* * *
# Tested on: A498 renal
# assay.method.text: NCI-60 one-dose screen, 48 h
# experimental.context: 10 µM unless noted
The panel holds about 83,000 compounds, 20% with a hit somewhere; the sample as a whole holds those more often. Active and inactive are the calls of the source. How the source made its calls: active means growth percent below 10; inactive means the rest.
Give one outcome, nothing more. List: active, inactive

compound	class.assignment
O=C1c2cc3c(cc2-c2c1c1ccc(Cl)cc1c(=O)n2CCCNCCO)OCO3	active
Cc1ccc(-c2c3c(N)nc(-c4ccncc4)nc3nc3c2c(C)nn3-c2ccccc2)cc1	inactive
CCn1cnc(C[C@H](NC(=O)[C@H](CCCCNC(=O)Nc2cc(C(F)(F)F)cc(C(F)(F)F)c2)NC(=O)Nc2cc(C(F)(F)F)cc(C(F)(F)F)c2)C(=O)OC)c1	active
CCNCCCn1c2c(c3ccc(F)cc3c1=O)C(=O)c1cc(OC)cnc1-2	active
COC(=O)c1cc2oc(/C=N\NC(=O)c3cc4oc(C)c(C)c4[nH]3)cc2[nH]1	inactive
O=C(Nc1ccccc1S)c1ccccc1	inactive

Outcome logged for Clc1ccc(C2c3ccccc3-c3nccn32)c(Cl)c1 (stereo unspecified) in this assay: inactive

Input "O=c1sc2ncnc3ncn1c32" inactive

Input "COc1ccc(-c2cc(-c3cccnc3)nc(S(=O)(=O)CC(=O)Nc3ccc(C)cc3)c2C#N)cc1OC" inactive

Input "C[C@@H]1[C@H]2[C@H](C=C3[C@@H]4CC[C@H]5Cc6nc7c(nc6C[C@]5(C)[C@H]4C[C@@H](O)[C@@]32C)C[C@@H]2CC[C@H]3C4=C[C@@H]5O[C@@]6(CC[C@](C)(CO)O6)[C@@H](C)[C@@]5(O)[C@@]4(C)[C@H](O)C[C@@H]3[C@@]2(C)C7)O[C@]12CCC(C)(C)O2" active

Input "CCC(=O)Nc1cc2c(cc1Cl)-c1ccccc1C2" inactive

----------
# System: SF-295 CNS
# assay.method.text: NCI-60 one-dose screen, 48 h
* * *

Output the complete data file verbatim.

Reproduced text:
# Tested on: A498 renal
# assay.method.text: NCI-60 one-dose screen, 48 h
# experimental.context: 10 µM unless noted
The panel holds about 83,000 compounds, 20% with a hit somewhere; the sample as a whole holds those more often. Active and inactive are the calls of the source. How the source made its calls: active means growth percent below 10; inactive means the rest.
Give one outcome, nothing more. List: active, inactive

compound	class.assignment
O=C1c2cc3c(cc2-c2c1c1ccc(Cl)cc1c(=O)n2CCCNCCO)OCO3	active
Cc1ccc(-c2c3c(N)nc(-c4ccncc4)nc3nc3c2c(C)nn3-c2ccccc2)cc1	inactive
CCn1cnc(C[C@H](NC(=O)[C@H](CCCCNC(=O)Nc2cc(C(F)(F)F)cc(C(F)(F)F)c2)NC(=O)Nc2cc(C(F)(F)F)cc(C(F)(F)F)c2)C(=O)OC)c1	active
CCNCCCn1c2c(c3ccc(F)cc3c1=O)C(=O)c1cc(OC)cnc1-2	active
COC(=O)c1cc2oc(/C=N\NC(=O)c3cc4oc(C)c(C)c4[nH]3)cc2[nH]1	inactive
O=C(Nc1ccccc1S)c1ccccc1	inactive

Outcome logged for Clc1ccc(C2c3ccccc3-c3nccn32)c(Cl)c1 (stereo unspecified) in this assay: inactive

Input "O=c1sc2ncnc3ncn1c32" inactive

Input "COc1ccc(-c2cc(-c3cccnc3)nc(S(=O)(=O)CC(=O)Nc3ccc(C)cc3)c2C#N)cc1OC" inactive

Input "C[C@@H]1[C@H]2[C@H](C=C3[C@@H]4CC[C@H]5Cc6nc7c(nc6C[C@]5(C)[C@H]4C[C@@H](O)[C@@]32C)C[C@@H]2CC[C@H]3C4=C[C@@H]5O[C@@]6(CC[C@](C)(CO)O6)[C@@H](C)[C@@]5(O)[C@@]4(C)[C@H](O)C[C@@H]3[C@@]2(C)C7)O[C@]12CCC(C)(C)O2" active

Input "CCC(=O)Nc1cc2c(cc1Cl)-c1ccccc1C2" inactive

----------
# System: SF-295 CNS
# assay.method.text: NCI-60 one-dose screen, 48 h